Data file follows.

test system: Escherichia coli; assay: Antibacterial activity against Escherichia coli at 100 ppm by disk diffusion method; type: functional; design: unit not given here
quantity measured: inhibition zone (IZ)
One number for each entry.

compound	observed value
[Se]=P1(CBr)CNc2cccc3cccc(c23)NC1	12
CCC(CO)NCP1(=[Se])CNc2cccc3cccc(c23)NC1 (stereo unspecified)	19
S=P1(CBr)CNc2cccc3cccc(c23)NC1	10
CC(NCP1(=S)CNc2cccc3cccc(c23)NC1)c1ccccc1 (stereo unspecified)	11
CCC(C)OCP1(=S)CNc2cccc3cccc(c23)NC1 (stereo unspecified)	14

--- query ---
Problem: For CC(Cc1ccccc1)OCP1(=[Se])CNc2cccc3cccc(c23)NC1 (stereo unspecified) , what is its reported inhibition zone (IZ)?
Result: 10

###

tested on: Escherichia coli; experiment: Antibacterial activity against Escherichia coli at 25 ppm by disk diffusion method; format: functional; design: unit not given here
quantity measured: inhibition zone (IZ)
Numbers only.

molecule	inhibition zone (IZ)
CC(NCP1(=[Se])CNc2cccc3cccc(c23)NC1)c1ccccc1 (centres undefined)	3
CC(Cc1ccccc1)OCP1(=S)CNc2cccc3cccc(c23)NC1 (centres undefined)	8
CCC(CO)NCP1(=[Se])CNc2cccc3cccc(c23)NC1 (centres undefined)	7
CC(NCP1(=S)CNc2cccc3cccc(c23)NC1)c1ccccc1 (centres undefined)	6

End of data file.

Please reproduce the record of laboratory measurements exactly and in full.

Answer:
test system: Escherichia coli; assay: Antibacterial activity against Escherichia coli at 100 ppm by disk diffusion method; type: functional; design: unit not given here
quantity measured: inhibition zone (IZ)
One number for each entry.

compound	observed value
[Se]=P1(CBr)CNc2cccc3cccc(c23)NC1	12
CCC(CO)NCP1(=[Se])CNc2cccc3cccc(c23)NC1 (stereo unspecified)	19
S=P1(CBr)CNc2cccc3cccc(c23)NC1	10
CC(NCP1(=S)CNc2cccc3cccc(c23)NC1)c1ccccc1 (stereo unspecified)	11
CCC(C)OCP1(=S)CNc2cccc3cccc(c23)NC1 (stereo unspecified)	14

--- query ---
Problem: For CC(Cc1ccccc1)OCP1(=[Se])CNc2cccc3cccc(c23)NC1 (stereo unspecified) , what is its reported inhibition zone (IZ)?
Result: 10

###

tested on: Escherichia coli; experiment: Antibacterial activity against Escherichia coli at 25 ppm by disk diffusion method; format: functional; design: unit not given here
quantity measured: inhibition zone (IZ)
Numbers only.

molecule	inhibition zone (IZ)
CC(NCP1(=[Se])CNc2cccc3cccc(c23)NC1)c1ccccc1 (centres undefined)	3
CC(Cc1ccccc1)OCP1(=S)CNc2cccc3cccc(c23)NC1 (centres undefined)	8
CCC(CO)NCP1(=[Se])CNc2cccc3cccc(c23)NC1 (centres undefined)	7
CC(NCP1(=S)CNc2cccc3cccc(c23)NC1)c1ccccc1 (centres undefined)	6